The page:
- Creighton Smith
It may be hotter'n a pistol outside, but inside the World Arena it feels more like January. A pit at the far end of the arena, usually reserved for student fans, is filled with the melting remains of the hockey rink.
Eric Harnick, the man responsible for melting down the World Arena for the summer, as well as maintaining the other two ice sheets in the adjacent Ice Arena, spends much of his day driving around the ice in circles, on an industrial snow cone maker known as the Zamboni machine.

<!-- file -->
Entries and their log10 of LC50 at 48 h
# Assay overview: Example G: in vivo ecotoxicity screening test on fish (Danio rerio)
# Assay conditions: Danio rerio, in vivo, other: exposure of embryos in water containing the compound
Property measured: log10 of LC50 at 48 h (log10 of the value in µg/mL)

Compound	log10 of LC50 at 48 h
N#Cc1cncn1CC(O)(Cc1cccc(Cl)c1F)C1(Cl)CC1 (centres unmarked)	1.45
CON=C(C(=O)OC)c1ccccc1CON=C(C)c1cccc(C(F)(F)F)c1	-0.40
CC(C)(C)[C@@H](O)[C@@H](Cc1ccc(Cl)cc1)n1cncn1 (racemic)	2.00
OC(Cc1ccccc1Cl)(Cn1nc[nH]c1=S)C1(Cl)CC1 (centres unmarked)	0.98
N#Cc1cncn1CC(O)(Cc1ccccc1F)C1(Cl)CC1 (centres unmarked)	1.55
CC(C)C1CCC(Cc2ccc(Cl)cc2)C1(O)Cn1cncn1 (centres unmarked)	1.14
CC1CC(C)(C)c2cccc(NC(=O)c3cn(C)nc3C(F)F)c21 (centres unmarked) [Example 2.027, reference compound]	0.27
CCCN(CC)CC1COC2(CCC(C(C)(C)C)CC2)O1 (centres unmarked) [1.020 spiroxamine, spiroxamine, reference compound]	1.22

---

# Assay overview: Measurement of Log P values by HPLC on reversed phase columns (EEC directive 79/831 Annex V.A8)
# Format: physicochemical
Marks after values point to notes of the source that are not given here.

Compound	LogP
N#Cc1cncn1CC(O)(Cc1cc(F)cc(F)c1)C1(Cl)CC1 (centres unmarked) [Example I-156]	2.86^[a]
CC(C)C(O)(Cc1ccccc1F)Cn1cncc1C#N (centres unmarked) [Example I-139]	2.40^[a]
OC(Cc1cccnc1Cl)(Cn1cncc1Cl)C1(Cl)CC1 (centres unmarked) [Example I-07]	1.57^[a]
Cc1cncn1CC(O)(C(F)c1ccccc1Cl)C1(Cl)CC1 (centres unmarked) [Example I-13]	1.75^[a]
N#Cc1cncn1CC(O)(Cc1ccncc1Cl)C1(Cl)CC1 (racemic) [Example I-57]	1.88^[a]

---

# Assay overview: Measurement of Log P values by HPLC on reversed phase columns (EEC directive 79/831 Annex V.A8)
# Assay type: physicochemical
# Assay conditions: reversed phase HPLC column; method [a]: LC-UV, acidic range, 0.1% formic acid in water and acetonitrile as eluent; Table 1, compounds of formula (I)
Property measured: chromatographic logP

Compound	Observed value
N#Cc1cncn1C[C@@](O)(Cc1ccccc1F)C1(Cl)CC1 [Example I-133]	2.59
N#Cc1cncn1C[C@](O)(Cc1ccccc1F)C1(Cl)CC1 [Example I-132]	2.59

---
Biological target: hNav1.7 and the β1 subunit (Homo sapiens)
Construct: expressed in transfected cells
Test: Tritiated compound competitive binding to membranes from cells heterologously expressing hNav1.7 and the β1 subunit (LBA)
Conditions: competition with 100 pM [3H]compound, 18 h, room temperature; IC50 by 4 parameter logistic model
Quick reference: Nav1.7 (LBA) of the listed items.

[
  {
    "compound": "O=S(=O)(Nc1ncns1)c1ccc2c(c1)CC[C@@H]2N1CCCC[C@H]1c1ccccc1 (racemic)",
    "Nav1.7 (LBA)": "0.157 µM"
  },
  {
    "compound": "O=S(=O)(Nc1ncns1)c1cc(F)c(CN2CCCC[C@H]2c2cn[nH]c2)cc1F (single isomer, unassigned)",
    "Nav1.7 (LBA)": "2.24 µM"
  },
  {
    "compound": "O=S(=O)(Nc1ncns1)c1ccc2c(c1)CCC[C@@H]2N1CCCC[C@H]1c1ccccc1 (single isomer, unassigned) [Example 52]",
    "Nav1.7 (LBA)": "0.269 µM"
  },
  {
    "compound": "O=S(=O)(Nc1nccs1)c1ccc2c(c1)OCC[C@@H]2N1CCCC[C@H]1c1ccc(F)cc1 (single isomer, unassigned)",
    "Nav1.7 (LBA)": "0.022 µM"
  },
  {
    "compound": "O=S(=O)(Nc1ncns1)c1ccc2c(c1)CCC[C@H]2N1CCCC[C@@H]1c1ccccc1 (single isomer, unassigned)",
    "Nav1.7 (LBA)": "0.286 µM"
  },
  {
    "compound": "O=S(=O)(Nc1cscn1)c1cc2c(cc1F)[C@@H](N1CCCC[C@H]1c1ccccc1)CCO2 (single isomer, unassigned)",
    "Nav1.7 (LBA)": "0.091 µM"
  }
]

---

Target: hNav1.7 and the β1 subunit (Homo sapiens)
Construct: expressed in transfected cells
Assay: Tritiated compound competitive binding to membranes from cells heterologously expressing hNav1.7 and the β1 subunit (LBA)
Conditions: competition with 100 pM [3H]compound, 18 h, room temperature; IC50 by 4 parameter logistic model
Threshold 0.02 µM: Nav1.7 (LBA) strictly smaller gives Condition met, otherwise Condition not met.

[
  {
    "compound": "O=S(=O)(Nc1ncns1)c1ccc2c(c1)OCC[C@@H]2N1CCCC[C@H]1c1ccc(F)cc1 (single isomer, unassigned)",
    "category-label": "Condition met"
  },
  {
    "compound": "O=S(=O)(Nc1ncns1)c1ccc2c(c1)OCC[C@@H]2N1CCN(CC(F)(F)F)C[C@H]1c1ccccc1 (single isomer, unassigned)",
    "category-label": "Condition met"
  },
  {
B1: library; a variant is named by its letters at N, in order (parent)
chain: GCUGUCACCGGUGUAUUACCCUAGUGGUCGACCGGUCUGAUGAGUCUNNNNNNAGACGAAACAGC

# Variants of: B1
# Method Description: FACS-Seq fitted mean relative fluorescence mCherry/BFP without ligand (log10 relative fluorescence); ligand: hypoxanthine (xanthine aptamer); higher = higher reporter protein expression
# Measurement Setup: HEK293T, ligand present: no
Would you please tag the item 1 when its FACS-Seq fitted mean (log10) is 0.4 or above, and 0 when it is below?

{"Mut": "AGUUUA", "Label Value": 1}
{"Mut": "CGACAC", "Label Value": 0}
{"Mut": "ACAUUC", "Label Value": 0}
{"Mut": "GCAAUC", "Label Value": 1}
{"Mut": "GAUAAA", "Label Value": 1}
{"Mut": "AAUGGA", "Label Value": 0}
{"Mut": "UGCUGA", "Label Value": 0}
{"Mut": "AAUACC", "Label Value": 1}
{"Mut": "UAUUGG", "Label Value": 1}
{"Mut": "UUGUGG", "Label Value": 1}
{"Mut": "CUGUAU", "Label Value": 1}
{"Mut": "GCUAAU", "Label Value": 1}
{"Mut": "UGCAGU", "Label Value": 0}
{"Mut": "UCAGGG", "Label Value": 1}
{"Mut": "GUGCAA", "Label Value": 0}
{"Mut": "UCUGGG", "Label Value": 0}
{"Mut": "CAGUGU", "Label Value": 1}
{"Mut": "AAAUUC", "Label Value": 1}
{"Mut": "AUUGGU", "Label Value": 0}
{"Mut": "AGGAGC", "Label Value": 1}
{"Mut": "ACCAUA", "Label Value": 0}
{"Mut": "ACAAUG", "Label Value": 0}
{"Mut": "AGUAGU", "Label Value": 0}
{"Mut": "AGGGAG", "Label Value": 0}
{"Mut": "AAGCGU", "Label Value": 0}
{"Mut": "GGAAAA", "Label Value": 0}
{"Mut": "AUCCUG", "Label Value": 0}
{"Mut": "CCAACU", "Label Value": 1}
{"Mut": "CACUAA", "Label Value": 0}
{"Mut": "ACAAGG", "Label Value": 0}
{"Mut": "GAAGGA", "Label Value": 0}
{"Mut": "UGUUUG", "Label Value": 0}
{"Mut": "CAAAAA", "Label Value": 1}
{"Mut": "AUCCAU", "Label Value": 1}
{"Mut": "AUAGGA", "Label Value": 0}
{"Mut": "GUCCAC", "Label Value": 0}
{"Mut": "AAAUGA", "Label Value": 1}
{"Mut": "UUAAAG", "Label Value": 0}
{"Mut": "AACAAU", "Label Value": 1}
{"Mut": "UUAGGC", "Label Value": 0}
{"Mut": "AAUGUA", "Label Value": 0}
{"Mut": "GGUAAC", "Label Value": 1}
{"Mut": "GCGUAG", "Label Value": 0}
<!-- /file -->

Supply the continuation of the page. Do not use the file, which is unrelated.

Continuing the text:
"It can be boring, but you're constantly having to think about what you're doing out there," Harnick says. "You're maintaining thickness or trying to fill in holes or ruts. You're trying to add water or cut more ice."
In other words, this is no job for an amateur. And, different skaters like different things.
"Everybody's opinion of a perfect sheet of ice is different," Harnick says. "Figure skaters prefer softer ice that is a little bit warmer, so that it gives when they jump. Hockey players and dance teams, and the short-track speed skating Olympic team that train here, they prefer a little harder ice so that they stay on top of the surface so that they are faster and can turn easier.
"But the figure skaters are the ones that you try to make the happiest, because they are the hardest to make happy."
-- by Eddie Kovsky
Photo by Creighton Smith